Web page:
Buckinghamshire Trees and Forests
Highly regarded for open countryside and numerous green areas and natural features, Buckinghamshire in South East England is considered predominantly rural. Alongside the Chiltern Hills Area of Outstanding Natural Beauty (AONB) and among other patches of untouched land, built-up areas in the county include High Wycombe, Aylesbury, Stubbington, Chesham and Gerrards Cross.
National Forest Inventory statistics claim that – even in a county as rural as Buckinghamshire – only 13% of the 156,495 hectares of land is covered by woodland. Even though 24.7 hectares of natural forest was lost between 2010 and 2020, efforts to counteract losses led to 2,300 hectares of new trees being planted in Buckinghamshire across the same period, equating to an increase of 6.5% in tree canopy cover.
An integral component in the retention of individual trees and wooded areas across the county has been schemes for planting new trees in Buckinghamshire. Both local communities and Buckinghamshire County Council worked to increase the number of trees in the county. For instance, the Bucks Tree Mission committed to planting more than 500,000 new trees over a ten-year period.
For several reasons – including their ability to absorb carbon dioxide and express oxygen – trees are valued as important in the eyes of local councils. As such, certain trees are strictly safeguarded, and if any protected trees are on a development site, the developer will need a tree survey before moving forwards with any works from the development process that could cause disruption or damage to them.
Conservation, Preservation and Protection for Trees
Across Buckinghamshire and the corresponding areas of Aylesbury Vale, Chiltern and Wycombe, trees are protected using the two primary systems of conservation areas and Tree Preservation Orders (TPOs). If any tree is located within a conservation area or currently under an existing Tree Preservation Order (TPO), the developer will need written consent from the local council before undertaking any works that could interfere with them.
Conservation areas restrict any actions that could affect all trees within a chosen zone, while Tree Preservation Orders (TPOs) restrict any actions that could affect single trees. Any trees within a conservation area or under a TPO will be protected by the local council, and as a result, it is crucial that developers look into potential protections surrounding trees on their site before allowing any works to go ahead, particularly as it could affect planning applications.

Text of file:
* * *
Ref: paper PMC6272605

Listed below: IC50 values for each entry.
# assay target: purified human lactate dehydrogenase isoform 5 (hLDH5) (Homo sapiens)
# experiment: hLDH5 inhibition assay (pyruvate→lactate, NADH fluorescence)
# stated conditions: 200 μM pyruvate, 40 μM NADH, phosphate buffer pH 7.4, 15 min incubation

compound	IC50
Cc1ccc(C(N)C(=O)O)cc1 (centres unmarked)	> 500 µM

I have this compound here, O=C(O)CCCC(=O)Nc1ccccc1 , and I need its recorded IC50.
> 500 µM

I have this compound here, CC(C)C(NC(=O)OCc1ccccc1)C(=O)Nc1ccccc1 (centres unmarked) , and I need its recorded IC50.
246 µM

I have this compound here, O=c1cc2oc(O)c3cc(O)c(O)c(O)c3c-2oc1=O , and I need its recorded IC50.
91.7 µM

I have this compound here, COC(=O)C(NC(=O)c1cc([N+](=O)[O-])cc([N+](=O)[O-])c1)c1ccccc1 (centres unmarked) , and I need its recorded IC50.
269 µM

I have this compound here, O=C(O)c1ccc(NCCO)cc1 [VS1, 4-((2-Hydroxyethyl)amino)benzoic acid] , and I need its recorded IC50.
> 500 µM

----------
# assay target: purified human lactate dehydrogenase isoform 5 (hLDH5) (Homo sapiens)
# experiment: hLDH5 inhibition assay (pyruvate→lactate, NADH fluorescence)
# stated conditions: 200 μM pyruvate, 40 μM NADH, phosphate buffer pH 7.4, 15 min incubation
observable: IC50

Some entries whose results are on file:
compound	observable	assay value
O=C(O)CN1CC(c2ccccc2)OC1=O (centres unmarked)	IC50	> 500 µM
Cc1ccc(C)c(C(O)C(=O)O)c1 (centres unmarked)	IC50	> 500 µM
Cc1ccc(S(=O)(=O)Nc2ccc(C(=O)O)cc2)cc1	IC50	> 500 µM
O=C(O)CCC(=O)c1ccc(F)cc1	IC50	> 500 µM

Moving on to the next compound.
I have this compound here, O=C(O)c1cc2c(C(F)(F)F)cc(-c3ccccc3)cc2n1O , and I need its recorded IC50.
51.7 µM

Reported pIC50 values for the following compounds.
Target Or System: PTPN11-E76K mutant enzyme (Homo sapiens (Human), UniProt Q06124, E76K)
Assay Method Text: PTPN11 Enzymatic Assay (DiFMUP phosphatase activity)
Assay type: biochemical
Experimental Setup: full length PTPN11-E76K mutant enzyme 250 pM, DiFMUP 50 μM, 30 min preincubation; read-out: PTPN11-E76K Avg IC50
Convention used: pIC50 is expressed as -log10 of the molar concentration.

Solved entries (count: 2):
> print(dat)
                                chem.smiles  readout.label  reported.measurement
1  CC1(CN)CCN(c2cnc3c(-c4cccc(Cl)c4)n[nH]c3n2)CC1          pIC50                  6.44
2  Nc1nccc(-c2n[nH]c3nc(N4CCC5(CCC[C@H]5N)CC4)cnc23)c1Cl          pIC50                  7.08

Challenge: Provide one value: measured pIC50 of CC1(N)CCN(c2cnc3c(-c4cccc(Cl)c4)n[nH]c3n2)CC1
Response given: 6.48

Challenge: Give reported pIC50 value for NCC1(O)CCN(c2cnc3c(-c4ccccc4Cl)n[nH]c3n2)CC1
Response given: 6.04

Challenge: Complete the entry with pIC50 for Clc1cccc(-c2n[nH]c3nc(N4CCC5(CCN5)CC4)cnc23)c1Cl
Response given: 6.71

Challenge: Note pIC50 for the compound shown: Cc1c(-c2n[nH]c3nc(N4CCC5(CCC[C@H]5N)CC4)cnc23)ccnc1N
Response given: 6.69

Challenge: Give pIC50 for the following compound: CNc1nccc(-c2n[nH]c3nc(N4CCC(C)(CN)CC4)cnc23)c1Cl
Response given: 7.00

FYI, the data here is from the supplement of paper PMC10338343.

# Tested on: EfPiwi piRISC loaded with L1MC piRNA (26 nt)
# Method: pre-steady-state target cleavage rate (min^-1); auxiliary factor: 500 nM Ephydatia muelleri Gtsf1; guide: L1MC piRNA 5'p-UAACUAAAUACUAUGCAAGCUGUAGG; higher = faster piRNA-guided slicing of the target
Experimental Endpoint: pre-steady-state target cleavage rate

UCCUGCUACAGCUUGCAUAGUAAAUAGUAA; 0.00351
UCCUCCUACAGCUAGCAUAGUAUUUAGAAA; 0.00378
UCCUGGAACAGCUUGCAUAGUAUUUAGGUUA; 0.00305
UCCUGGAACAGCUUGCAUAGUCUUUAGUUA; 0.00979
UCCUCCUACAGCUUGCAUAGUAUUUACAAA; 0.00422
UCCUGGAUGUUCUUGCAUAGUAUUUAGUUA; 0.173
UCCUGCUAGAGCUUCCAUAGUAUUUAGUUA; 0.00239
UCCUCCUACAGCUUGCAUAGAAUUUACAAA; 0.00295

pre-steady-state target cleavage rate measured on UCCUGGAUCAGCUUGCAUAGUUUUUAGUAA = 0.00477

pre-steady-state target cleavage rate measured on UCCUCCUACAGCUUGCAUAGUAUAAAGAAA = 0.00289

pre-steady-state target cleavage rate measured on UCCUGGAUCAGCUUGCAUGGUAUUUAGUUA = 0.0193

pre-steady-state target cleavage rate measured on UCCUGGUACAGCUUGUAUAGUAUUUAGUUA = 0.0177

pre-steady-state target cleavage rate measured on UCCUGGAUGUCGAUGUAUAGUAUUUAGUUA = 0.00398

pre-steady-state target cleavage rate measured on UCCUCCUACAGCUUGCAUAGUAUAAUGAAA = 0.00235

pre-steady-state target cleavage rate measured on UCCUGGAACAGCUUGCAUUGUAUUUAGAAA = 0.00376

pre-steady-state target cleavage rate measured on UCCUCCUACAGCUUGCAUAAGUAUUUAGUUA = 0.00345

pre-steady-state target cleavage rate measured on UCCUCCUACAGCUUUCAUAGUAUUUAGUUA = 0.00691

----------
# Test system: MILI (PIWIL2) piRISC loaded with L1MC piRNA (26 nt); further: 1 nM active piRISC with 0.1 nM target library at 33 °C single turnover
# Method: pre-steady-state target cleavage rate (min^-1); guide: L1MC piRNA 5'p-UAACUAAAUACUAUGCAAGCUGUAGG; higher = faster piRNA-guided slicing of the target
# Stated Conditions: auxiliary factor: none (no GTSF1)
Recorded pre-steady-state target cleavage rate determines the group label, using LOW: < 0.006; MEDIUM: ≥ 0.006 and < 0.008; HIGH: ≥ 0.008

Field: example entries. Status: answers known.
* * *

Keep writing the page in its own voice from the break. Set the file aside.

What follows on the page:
Local Authorities and Councils
- Buckinghamshire Council (formed from Aylesbury Vale District Council, Chiltern District Council, South Bucks District Council, and Wycombe District Council)
Reporting on Trees
Individual trees on a development site can be accordingly inspected by an arboriculturist through a BS5837 tree survey. On a chosen date, they will attend the site and look over all trees present, and using their insight and expertise, all trees will be given a grading based on the primary properties of condition and value. For suitable conclusions for each tree to be made, a mitigation hierarchy will be used, with retention of trees ranking as the desirable outcome in all tree surveys.
All trees that are in good condition, valuable or unaffected by the development will be retained. The arboricultural consultant will then need to decide the fate of other trees on the site, with any trees inside of the development site that cannot be catered for either relocated or destroyed and compensated for with the planting of new trees. As for trees that are in poor condition or likely to pose concerns to health and safety, the only outcome from the tree survey will be to destroy them.
Within a few short days of the tree surveyor carrying out the necessary tree surveys, a tree report will be created to advise both the developer and the local planning authority. It will include details of the tree survey process, observations of the site, and mitigation measures for each tree, and once the tree report has been passed on to the planning department of the local authorities, it will address all concerns in relation to trees, influencing the planning officer’s conclusions when it comes to making decisions regarding planning applications.
Contact Our Team for a Quote
Whenever individual trees are identified on a development site, a tree survey would be needed to ensure that they aren’t protected, and if they are, that they are dealt with accordingly in relation to your planning proposal and laws protecting them. By planning ahead, you can avoid any issues that may occur later into the development process, and it will also allow you to book in a tree survey with a tree surveyor at a time and date that suits your planning schedule.
Call our team over the phone or fill out a quick quote form, and through speaking to our team, we can determine your tree care needs and send across a free quote based on your site and project. We can then choose a date for the required tree surveys and organise it to go ahead as planned. Afterwards, you will receive a completed tree report, and you can then pass it on to your local planning authority as part of the application for planning permission.